Joseph C. Minneman - Page 13

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         Memo. 1997-328, this is not such a case.                                     
              We have consistently held that we will not apply the Cohan              
         approach unless the taxpayer presents evidence sufficient to                 
         provide some rational basis on which an estimate may be made.                
         See Vanicek v. Commissioner, 85 T.C. 731, 743 (1985).  Without               
         such evidence, any allowance would amount to unguided largesse.              
         See Williams v. United States, 245 F.2d 559, 560 (5th Cir. 1957);            
         see also Millsap v. Commissioner, supra.4                                    
              In the present case, petitioner offered no evidence                     
         whatsoever that would provide a rational basis on which an                   
         estimate might be made.  In this regard, we note that petitioner             
         offered nothing other than his own testimony.  However,                      
         petitioner’s testimony was invariably conclusory, frequently                 
         improbable, and occasionally fantastical.  See Lovell & Hart,                
         Inc. v. Commissioner, 456 F.2d 145, 148 (6th Cir. 1972) (the Tax             
         Court is not required to accept a taxpayer’s testimony if it is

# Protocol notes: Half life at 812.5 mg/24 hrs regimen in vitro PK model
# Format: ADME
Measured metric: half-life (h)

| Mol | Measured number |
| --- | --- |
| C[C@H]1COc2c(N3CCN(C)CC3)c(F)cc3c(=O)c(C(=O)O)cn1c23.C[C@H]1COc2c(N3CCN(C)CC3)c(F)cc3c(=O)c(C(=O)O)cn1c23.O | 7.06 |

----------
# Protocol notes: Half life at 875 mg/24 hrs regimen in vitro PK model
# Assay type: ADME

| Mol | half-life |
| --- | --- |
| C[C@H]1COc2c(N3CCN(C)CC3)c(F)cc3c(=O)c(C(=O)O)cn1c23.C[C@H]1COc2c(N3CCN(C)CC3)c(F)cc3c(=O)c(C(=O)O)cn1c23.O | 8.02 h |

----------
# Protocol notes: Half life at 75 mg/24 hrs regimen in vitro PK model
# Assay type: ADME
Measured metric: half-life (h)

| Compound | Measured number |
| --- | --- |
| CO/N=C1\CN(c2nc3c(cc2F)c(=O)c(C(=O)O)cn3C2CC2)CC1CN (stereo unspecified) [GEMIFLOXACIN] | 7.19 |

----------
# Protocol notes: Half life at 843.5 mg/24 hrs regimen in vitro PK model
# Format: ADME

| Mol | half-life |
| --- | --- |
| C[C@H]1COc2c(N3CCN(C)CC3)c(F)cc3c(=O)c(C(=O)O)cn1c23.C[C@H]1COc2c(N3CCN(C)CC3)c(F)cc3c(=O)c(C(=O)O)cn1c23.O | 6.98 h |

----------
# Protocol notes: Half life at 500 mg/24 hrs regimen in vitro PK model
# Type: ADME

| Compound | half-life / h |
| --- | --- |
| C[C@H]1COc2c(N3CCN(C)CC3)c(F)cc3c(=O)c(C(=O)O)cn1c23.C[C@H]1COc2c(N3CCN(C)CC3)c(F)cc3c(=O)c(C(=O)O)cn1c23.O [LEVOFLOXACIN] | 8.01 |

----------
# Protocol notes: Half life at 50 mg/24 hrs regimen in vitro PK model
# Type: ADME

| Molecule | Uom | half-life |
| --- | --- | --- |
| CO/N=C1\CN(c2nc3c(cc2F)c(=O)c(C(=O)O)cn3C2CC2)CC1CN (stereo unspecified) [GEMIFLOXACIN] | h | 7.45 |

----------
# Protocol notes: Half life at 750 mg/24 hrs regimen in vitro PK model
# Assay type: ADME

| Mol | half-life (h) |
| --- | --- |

improbable, unreasonable, or questionable), affg. T.C. Memo.                 

               4  The following passage from Millsap v. Commissioner, 46              
          T.C. 751, 760 (1966), affd. 387 F.2d 420 (8th Cir. 1968), is                
          particularly apt:                                                           
               There have been cases where a failure of proof on the                  
               issue of basis has been overlooked to permit the                       
               allowance of a small casualty loss deduction where it                  
               could reasonably be inferred from other facts of record                
               that the allowed amount did not exceed basis, but this                 
               is not such a case.  We do not feel that application of                
               the Cohan rule is appropriate here on the question of                  
               basis. [Fn. ref. omitted.]                                             

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